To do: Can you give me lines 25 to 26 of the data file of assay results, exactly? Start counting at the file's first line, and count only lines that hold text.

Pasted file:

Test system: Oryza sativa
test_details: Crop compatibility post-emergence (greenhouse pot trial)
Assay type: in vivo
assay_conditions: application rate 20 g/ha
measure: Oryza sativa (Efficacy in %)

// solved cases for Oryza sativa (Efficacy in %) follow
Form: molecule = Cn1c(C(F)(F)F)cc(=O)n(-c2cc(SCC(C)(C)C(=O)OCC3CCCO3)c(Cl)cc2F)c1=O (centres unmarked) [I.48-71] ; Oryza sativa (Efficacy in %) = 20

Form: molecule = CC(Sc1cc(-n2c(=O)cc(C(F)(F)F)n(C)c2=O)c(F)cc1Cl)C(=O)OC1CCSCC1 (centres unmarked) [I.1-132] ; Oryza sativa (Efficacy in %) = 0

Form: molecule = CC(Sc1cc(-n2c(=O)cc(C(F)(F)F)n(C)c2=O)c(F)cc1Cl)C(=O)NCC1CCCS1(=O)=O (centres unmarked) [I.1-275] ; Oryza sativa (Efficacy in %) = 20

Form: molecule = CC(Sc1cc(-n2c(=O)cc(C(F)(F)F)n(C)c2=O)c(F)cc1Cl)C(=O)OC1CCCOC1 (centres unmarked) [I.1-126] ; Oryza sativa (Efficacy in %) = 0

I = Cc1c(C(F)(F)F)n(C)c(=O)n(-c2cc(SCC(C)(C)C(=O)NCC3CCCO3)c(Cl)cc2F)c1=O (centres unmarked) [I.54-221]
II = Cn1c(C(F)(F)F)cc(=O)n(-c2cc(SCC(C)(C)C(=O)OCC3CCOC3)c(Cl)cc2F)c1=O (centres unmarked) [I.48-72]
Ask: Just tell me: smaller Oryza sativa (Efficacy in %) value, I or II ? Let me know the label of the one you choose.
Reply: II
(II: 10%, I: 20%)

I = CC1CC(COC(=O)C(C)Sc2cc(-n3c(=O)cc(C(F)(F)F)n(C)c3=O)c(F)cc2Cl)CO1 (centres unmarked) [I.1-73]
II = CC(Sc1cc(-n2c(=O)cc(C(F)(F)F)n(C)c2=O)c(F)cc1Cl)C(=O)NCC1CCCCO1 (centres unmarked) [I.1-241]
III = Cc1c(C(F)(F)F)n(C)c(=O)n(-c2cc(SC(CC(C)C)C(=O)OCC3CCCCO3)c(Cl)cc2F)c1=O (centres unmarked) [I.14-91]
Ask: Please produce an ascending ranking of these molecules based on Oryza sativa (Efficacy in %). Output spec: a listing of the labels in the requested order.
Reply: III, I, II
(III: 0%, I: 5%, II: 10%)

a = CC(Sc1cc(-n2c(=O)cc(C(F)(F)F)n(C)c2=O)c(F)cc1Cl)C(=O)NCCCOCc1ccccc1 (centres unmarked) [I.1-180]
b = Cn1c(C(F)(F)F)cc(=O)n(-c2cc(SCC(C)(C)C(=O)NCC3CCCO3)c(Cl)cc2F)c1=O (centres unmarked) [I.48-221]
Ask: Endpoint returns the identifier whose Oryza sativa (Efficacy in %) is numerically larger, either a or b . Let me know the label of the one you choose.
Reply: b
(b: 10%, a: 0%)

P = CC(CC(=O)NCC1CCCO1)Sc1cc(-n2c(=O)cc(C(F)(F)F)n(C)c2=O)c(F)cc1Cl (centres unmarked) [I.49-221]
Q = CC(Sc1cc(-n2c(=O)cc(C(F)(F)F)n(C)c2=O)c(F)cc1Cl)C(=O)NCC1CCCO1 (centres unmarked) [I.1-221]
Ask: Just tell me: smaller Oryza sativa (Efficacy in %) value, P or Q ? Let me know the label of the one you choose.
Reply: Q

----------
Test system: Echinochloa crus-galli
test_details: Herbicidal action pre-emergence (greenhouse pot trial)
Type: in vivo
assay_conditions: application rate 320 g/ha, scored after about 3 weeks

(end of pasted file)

Reply: b
(b: 10%, a: 0%)